Oh The Things You’ll Find

Yesterday morning, our internet connection was very much fouled up. All systems were nominal but to say pages were glacial in how they loaded would be almost complimentary. So in the grip of such stagnancy I did the best thing I could and stepped away from the desk to work out my frustrations on a particularly overgrown corner of the backyard.

Suffice it to say the grass-infested section has been severely stripped of its mean green, with me doing the denuding job old-school, grabbing handfuls of the weeds and pulling until there was pretty much nothing left to pull. I don’t have a before shot, but here’s the after, with the rockfall looking pretty much like it hasn’t since shortly after I created it in 2005 beneath our strange section of stacked back wall:

In the aftermath of my endeavor, I founds me some kritterz, and got out my cam to document them.

This first one is a terrifically small bluish snail of unknown species:

In the course of my excavations over the years I can count on coming across semi-fossilized shells of this type, but never before have I actually found one occupied and on the move.

Next up is this family of fungusesses, previously hidden almost completely behind a thick patch of grass:

The relatively wide gaps between significant rains this season has limited their appearance — coupled with the fact that they are very, very short-lived. Literally here today, gone tomorrow.

Next up is a relatively common find, a mystery chrysalis I’ve encountered often over the years. Unlike those creatures who’ll metamorph between their terrestrial and airborne stages whilst suspended from branches and such, these prefer just laying about on the bare ground.

And they react to being touched:

Finally, I saved the best — or let’s say beast — for last. I’ll spare those of you with potato bug issues by putting the image after the after jump. If it’s any consolation, time wasn’t too long ago when the only thing I could do when encountering these gigantic glistening beady-eyed bastards was run as fast away from them as I could while screaming like a little girl. I’m talking serious phobia. But then something happened back in 2004 on Santa Cruz Island, when not only could I manage to be in their presence without trembling in fear, but I also held one (albeit in thickly begloved hands).

Since then, I’ve come to appreciate how awesome they are. Still entirely creepy and unreal. But awesome.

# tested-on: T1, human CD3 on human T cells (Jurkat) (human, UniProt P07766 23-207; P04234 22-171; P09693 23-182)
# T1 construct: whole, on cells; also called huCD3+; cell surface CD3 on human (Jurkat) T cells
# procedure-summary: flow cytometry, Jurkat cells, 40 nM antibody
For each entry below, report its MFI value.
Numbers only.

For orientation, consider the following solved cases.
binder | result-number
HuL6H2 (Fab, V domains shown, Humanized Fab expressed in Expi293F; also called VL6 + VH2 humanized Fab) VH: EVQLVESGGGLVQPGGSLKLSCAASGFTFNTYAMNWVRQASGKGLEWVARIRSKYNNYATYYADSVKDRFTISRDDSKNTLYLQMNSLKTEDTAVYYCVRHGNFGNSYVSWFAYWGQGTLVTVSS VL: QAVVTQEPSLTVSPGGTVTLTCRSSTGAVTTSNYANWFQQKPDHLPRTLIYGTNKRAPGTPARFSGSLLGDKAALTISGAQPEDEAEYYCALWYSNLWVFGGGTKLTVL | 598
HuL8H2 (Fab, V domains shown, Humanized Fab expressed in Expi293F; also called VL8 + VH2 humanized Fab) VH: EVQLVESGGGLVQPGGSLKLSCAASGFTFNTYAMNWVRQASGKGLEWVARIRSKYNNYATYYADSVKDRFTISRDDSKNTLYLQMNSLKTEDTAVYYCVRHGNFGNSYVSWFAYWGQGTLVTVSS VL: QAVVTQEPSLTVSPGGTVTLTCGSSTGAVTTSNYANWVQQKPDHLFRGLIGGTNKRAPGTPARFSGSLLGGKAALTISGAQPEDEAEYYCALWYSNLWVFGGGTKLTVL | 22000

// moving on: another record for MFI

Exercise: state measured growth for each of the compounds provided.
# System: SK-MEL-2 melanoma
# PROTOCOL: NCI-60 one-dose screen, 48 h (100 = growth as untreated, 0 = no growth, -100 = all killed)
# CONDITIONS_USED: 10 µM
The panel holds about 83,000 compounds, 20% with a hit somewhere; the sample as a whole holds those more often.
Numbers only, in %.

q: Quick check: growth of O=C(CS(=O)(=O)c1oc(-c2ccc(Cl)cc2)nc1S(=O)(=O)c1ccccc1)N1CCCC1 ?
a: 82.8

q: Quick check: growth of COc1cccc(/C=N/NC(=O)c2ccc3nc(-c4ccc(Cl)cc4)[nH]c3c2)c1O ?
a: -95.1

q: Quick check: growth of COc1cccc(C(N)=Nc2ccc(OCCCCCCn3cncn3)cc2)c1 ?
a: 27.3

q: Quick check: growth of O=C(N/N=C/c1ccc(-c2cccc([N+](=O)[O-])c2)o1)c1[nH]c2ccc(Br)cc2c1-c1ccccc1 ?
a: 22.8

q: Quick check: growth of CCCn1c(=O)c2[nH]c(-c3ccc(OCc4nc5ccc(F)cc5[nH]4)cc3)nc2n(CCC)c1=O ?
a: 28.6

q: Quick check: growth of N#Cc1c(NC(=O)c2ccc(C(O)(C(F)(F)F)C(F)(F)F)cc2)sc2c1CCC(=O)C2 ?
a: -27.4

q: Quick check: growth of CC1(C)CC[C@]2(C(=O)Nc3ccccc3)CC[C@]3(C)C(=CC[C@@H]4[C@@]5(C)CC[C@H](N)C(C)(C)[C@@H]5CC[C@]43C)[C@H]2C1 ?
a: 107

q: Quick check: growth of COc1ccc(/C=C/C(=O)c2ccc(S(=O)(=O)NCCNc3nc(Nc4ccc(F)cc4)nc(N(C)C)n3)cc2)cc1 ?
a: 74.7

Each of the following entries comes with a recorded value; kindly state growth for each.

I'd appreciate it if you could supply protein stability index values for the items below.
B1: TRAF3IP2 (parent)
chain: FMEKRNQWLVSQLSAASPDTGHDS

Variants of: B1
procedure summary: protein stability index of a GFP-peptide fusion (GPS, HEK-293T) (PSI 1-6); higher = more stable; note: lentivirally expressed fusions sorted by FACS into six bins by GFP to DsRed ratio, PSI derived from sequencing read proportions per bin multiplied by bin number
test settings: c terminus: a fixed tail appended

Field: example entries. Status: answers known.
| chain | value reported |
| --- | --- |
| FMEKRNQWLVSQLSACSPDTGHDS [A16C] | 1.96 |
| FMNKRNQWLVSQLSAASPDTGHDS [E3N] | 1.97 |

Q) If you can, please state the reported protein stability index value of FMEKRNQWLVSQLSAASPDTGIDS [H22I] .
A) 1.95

One of the most curious things is that despite all my diggings in the yards over the years, I had never ever unearthed a potato bug on our property, and still haven’t. Today’s specimen is no exception to that trend. It was Susan who found it upside down on the sidewalk in front of our garage when she got home from work. And after alerting me to its presence I wasted no time going down and marveling at it for a while, noting that while not obviously injured, it’s mobility was strictly limited. So I relocated all 2.5″ inches of it to the backyard, where it could recover or expire in more natural surroundings (rather than get shmushed under someone’s shoe). This morning it indeed had done the latter.

See for yourself if you dare.


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Will Campbell arrived in town via the maternity ward at Good Sam Hospital way back in OneNineSixFour and has never stopped calling Los Angeles home. Presently he lives in Silver Lake with his wife Susan, their cat Rocky, dogs Terra and Hazel, and a red-eared slider turtle named Mater. Blogging since 2001, Will's web endeavors extend back to 1995 with laonstage.com, a comprehensive theater site that was well received but ever-short on capital (or a business model). The pinnacle of his online success (which speaks volumes) arrived in 1997, when much to his surprise, a hobby site he'd built called VisuaL.A. was named "best website" in Los Angeles magazine's annual "Best of L.A." issue. He enjoys experiencing (and writing about) pretty much anything creative, explorational and/or adventurous, loves his ebike, is a better tennis player than he is horr golfer, and a lover of all creatures great and small -- emphasis on "all."